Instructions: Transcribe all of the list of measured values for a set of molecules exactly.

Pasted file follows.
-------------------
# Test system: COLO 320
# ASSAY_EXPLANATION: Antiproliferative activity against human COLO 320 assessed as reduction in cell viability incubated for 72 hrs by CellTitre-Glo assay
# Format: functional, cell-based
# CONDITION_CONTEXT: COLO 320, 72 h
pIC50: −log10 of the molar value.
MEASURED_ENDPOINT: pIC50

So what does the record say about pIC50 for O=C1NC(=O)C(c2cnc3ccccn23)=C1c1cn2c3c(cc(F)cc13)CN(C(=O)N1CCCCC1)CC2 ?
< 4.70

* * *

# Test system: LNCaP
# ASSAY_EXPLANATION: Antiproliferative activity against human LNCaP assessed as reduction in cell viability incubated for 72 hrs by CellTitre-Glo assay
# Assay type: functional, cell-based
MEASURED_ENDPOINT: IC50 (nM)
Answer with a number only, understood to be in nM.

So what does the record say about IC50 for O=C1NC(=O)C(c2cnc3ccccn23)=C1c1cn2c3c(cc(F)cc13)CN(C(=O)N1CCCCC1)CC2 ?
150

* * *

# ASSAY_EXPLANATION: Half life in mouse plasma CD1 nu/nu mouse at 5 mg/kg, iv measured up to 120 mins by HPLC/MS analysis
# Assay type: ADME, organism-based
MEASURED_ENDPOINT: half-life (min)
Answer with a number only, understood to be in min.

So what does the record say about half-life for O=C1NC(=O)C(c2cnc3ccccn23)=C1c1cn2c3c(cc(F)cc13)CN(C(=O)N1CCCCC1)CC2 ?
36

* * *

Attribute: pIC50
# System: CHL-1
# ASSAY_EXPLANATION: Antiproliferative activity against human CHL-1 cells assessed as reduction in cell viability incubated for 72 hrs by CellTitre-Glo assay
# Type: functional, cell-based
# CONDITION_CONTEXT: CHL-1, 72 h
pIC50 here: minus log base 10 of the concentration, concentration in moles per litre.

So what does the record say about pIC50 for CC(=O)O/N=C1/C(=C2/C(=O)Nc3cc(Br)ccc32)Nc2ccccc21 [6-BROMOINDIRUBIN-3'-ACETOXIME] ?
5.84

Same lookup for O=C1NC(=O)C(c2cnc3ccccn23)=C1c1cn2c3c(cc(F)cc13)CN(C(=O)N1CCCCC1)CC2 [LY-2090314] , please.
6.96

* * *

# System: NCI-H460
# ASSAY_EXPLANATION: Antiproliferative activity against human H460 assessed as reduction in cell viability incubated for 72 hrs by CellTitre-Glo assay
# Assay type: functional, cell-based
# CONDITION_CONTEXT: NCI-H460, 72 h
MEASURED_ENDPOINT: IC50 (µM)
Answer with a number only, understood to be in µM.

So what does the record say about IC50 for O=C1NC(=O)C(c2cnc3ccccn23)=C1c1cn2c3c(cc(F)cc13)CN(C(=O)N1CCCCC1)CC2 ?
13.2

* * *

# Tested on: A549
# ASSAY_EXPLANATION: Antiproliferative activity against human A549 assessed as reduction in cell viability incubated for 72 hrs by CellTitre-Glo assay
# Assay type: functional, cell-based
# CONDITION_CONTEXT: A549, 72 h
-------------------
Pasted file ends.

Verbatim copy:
# Test system: COLO 320
# ASSAY_EXPLANATION: Antiproliferative activity against human COLO 320 assessed as reduction in cell viability incubated for 72 hrs by CellTitre-Glo assay
# Format: functional, cell-based
# CONDITION_CONTEXT: COLO 320, 72 h
pIC50: −log10 of the molar value.
MEASURED_ENDPOINT: pIC50

So what does the record say about pIC50 for O=C1NC(=O)C(c2cnc3ccccn23)=C1c1cn2c3c(cc(F)cc13)CN(C(=O)N1CCCCC1)CC2 ?
< 4.70

* * *

# Test system: LNCaP
# ASSAY_EXPLANATION: Antiproliferative activity against human LNCaP assessed as reduction in cell viability incubated for 72 hrs by CellTitre-Glo assay
# Assay type: functional, cell-based
MEASURED_ENDPOINT: IC50 (nM)
Answer with a number only, understood to be in nM.

So what does the record say about IC50 for O=C1NC(=O)C(c2cnc3ccccn23)=C1c1cn2c3c(cc(F)cc13)CN(C(=O)N1CCCCC1)CC2 ?
150

* * *

# ASSAY_EXPLANATION: Half life in mouse plasma CD1 nu/nu mouse at 5 mg/kg, iv measured up to 120 mins by HPLC/MS analysis
# Assay type: ADME, organism-based
MEASURED_ENDPOINT: half-life (min)
Answer with a number only, understood to be in min.

So what does the record say about half-life for O=C1NC(=O)C(c2cnc3ccccn23)=C1c1cn2c3c(cc(F)cc13)CN(C(=O)N1CCCCC1)CC2 ?
36

* * *

Attribute: pIC50
# System: CHL-1
# ASSAY_EXPLANATION: Antiproliferative activity against human CHL-1 cells assessed as reduction in cell viability incubated for 72 hrs by CellTitre-Glo assay
# Type: functional, cell-based
# CONDITION_CONTEXT: CHL-1, 72 h
pIC50 here: minus log base 10 of the concentration, concentration in moles per litre.

So what does the record say about pIC50 for CC(=O)O/N=C1/C(=C2/C(=O)Nc3cc(Br)ccc32)Nc2ccccc21 [6-BROMOINDIRUBIN-3'-ACETOXIME] ?
5.84

Same lookup for O=C1NC(=O)C(c2cnc3ccccn23)=C1c1cn2c3c(cc(F)cc13)CN(C(=O)N1CCCCC1)CC2 [LY-2090314] , please.
6.96

* * *

# System: NCI-H460
# ASSAY_EXPLANATION: Antiproliferative activity against human H460 assessed as reduction in cell viability incubated for 72 hrs by CellTitre-Glo assay
# Assay type: functional, cell-based
# CONDITION_CONTEXT: NCI-H460, 72 h
MEASURED_ENDPOINT: IC50 (µM)
Answer with a number only, understood to be in µM.

So what does the record say about IC50 for O=C1NC(=O)C(c2cnc3ccccn23)=C1c1cn2c3c(cc(F)cc13)CN(C(=O)N1CCCCC1)CC2 ?
13.2

* * *

# Tested on: A549
# ASSAY_EXPLANATION: Antiproliferative activity against human A549 assessed as reduction in cell viability incubated for 72 hrs by CellTitre-Glo assay
# Assay type: functional, cell-based
# CONDITION_CONTEXT: A549, 72 h